Todd Loewen, Minister of Forestry and Parks

“Today marks a significant milestone for our community as we reopen the Crescent Falls Provincial Recreation Area following extensive upgrades. Our province is well known for its incredible natural beauty, and these improvements will make our backcountry more accessible and ensure that Albertans and those visiting our great province can continue to explore our stunning landscapes for years to come.”

Jason Nixon, MLA for Rimbey-Rocky Mountain House-Sundre
This project is part of an investment of more than $12 million to upgrade 13 sites along the David Thompson Corridor. The improvements at Crescent Falls will provide improved safety measures and better visitor access to and from popular tourist destinations in the area. Partners from Clearwater County, Rocky Mountain House and other organizations were critical in helping to move the upgrades forward. Clearwater County and its officials worked with Alberta Parks staff to advise on the upgrades needed around the area.

Alberta’s government is committed to reconciliation and acknowledges the significance of the land around Crescent Falls Provincial Recreation Area to the Stoney Nakoda First Nation. The completed upgrades reflect an ongoing commitment to creating more outdoor recreation opportunities while protecting the land’s natural and cultural values so it can be enjoyed by current and future generations.

“The Alberta Government’s reopening of Crescent Falls is a remarkable achievement for our region. This project not only enhances recreational opportunities, natural beauty and accessibility in our area but also means safer, more enjoyable visits for our citizens and visitors alike.”

Michelle Swanson, councillor, Clearwater County

“The Town of Rocky Mountain House is where adventure begins, and we are thrilled that Crescent Falls Provincial Recreation Area has reopened to the public in time for the summer adventure season. This is a wonderful day trip destination for visitors and residents alike setting out from Rocky Mountain House. The provincial investment has only improved its accessibility and safety, making it a must-see destination if you are in the area.”

Dale Shippelt, incoming deputy mayor, Rocky Mountain House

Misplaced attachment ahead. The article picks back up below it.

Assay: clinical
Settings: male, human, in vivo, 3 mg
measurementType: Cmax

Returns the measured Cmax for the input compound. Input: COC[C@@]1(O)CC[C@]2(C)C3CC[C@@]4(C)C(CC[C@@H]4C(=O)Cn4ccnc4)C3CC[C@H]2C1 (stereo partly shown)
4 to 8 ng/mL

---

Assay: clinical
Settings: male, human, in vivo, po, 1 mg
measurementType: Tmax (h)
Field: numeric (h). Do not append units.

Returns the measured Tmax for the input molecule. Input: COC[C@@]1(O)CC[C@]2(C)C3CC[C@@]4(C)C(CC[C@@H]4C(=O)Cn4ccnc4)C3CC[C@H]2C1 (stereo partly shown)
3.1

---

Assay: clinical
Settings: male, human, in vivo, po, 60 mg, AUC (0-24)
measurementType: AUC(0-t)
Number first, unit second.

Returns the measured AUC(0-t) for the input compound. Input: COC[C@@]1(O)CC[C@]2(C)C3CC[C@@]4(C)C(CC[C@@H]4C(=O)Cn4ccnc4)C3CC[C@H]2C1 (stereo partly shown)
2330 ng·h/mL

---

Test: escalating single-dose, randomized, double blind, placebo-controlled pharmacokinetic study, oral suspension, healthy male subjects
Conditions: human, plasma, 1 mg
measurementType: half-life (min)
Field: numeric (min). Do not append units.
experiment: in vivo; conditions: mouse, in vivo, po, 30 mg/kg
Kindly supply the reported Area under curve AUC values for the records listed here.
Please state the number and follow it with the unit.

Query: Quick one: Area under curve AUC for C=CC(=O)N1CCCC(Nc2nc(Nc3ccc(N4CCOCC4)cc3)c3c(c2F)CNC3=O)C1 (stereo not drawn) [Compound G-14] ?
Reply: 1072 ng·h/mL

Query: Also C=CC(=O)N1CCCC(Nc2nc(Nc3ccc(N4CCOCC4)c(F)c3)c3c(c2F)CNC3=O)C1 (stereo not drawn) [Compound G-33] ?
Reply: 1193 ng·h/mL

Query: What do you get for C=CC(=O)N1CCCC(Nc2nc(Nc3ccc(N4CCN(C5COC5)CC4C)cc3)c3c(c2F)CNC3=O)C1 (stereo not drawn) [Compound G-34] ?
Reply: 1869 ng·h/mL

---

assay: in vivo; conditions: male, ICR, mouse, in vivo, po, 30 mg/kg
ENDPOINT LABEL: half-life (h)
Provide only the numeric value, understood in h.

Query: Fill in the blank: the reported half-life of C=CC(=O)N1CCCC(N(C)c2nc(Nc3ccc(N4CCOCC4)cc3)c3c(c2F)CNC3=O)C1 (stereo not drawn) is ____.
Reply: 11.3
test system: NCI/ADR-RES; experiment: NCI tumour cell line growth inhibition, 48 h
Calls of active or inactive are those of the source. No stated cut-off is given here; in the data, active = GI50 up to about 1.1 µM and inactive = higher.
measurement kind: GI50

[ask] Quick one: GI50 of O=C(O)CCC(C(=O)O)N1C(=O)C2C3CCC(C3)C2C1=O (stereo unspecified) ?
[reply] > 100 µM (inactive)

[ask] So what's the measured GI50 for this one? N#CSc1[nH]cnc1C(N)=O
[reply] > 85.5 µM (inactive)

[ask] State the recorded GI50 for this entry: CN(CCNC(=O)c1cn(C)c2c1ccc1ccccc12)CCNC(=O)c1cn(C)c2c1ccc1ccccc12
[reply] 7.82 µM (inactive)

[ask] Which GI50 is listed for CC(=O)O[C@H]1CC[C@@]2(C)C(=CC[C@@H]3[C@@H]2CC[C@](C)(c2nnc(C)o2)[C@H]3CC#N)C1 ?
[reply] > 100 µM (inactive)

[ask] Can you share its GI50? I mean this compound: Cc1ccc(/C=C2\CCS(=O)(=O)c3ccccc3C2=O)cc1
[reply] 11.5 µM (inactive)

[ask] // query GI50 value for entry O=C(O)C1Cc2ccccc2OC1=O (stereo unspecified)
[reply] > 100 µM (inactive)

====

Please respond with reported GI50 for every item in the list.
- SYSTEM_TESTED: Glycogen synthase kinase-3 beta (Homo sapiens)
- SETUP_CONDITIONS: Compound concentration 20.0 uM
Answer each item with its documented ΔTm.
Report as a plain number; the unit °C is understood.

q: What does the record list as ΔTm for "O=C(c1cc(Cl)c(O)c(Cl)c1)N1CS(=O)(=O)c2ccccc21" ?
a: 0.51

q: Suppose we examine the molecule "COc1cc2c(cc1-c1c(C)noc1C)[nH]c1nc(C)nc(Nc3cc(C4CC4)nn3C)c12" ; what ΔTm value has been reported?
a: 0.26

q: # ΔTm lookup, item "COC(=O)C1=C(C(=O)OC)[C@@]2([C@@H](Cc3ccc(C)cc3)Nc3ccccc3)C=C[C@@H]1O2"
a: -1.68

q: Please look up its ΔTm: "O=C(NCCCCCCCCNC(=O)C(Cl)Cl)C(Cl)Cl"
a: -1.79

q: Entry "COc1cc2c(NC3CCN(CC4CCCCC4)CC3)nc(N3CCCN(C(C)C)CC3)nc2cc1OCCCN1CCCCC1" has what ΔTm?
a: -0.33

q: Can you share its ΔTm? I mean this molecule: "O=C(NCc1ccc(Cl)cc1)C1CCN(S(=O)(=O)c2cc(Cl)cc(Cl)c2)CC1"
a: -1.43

“Westward Bound Campgrounds is the proud facility operator of the Crescent Falls Provincial Recreation Area and we are very excited to see our campers and visitors return to its beauty. These upgrades will have a significant impact on enhancing guest satisfaction levels, providing unique and memorable camper and visitor experiences while providing a safe environment to enjoy spectacular scenery.”

Lonnie and Edena Earl, Westward Bound Campgrounds

This work is part of an ongoing commitment to creating more outdoor recreation and camping opportunities, building trails and facilities and ensuring Alberta’s provincial parks can be enjoyed by all Albertans.

Quick facts

  • The upgrades at Crescent Falls PRA include the following improvements:
    • Enlarging the existing parking area
    • Developing a new parking area for large RV vehicles
    • Upgrading the access roads down to the lower area
    • Installing a new pedestrian trail to the lower day use area
    • Installing a new vehicle crossing from the day use to the camping site
    • Upgrading and expanding the day use areas
    • Increasing signage
    • Installing additional toilets and bear-proof garbage bins
    • Developing a new stair structure to access the lower falls areas with a viewing platform
  • Enhancing safety features throughout the PRA. The upgrades were part of a significant capital investment of $12.3 million by Alberta’s government to address safety and experience opportunities in 13 key provincial recreation sites along the David Thompson Corridor. Along with Crescent Falls PRA, other sites that were upgraded include:
    • Bighorn Dam Recreation Area
    • The following 11 Public lands and parks sites:
    • Coliseum
    • Allstone
    • Abraham Slabs
    • Hoo Doo Creek
    • Coral Creek
    • Pinto Creek
    • Preachers Point
    • Cavalcade
    • Kinglet/Tuff Puff
    • Wildhorse
    • Owen Creek
  • Crescent Falls PRA is located 22 km west of Nordegg on Highway 11 and 6 km north on a gravel access road. Crescent Falls PRA has a first-come, first-served campground with 12 tent-only sites and 22 RV sites. The day use area includes multiple viewing platforms of the upper and lower falls and picnic tables with views of the river. Access to the lower day use area is available on a 0.8 km trail from the main parking area or, alternatively, from the Bighorn Canyon lookout via a 3 km trail. The lower day use area also has accessible-only parking stalls adjacent to the viewing platforms with an accessible vault toilet and picnic areas.